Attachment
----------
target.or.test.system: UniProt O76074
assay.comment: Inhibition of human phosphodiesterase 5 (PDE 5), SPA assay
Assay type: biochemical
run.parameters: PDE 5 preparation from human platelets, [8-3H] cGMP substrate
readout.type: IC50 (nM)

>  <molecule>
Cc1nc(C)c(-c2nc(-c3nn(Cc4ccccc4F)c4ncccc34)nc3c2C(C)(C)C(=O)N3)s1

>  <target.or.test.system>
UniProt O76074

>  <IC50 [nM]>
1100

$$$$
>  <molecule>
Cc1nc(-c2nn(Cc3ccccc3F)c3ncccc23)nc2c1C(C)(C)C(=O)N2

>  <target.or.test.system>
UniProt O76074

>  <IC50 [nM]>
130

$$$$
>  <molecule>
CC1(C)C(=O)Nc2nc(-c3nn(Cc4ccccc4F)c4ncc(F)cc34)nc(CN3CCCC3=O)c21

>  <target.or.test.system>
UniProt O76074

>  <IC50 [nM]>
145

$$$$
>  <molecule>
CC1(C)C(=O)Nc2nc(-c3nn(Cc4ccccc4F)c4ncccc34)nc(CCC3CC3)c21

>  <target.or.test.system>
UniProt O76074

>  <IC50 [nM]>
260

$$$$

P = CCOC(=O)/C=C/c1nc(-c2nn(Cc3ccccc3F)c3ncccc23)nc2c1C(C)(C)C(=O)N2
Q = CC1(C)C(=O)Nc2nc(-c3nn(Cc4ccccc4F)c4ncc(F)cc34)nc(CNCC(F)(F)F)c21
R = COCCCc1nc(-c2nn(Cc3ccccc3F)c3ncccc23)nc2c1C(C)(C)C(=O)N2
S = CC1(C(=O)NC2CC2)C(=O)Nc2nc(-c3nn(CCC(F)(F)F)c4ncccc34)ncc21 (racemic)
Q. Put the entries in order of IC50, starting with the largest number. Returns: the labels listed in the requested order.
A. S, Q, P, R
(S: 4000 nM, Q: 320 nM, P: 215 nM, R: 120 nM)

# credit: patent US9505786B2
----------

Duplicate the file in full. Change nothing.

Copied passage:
target.or.test.system: UniProt O76074
assay.comment: Inhibition of human phosphodiesterase 5 (PDE 5), SPA assay
Assay type: biochemical
run.parameters: PDE 5 preparation from human platelets, [8-3H] cGMP substrate
readout.type: IC50 (nM)

>  <molecule>
Cc1nc(C)c(-c2nc(-c3nn(Cc4ccccc4F)c4ncccc34)nc3c2C(C)(C)C(=O)N3)s1

>  <target.or.test.system>
UniProt O76074

>  <IC50 [nM]>
1100

$$$$
>  <molecule>
Cc1nc(-c2nn(Cc3ccccc3F)c3ncccc23)nc2c1C(C)(C)C(=O)N2

>  <target.or.test.system>
UniProt O76074

>  <IC50 [nM]>
130

$$$$
>  <molecule>
CC1(C)C(=O)Nc2nc(-c3nn(Cc4ccccc4F)c4ncc(F)cc34)nc(CN3CCCC3=O)c21

>  <target.or.test.system>
UniProt O76074

>  <IC50 [nM]>
145

$$$$
>  <molecule>
CC1(C)C(=O)Nc2nc(-c3nn(Cc4ccccc4F)c4ncccc34)nc(CCC3CC3)c21

>  <target.or.test.system>
UniProt O76074

>  <IC50 [nM]>
260

$$$$

P = CCOC(=O)/C=C/c1nc(-c2nn(Cc3ccccc3F)c3ncccc23)nc2c1C(C)(C)C(=O)N2
Q = CC1(C)C(=O)Nc2nc(-c3nn(Cc4ccccc4F)c4ncc(F)cc34)nc(CNCC(F)(F)F)c21
R = COCCCc1nc(-c2nn(Cc3ccccc3F)c3ncccc23)nc2c1C(C)(C)C(=O)N2
S = CC1(C(=O)NC2CC2)C(=O)Nc2nc(-c3nn(CCC(F)(F)F)c4ncccc34)ncc21 (racemic)
Q. Put the entries in order of IC50, starting with the largest number. Returns: the labels listed in the requested order.
A. S, Q, P, R
(S: 4000 nM, Q: 320 nM, P: 215 nM, R: 120 nM)

# credit: patent US9505786B2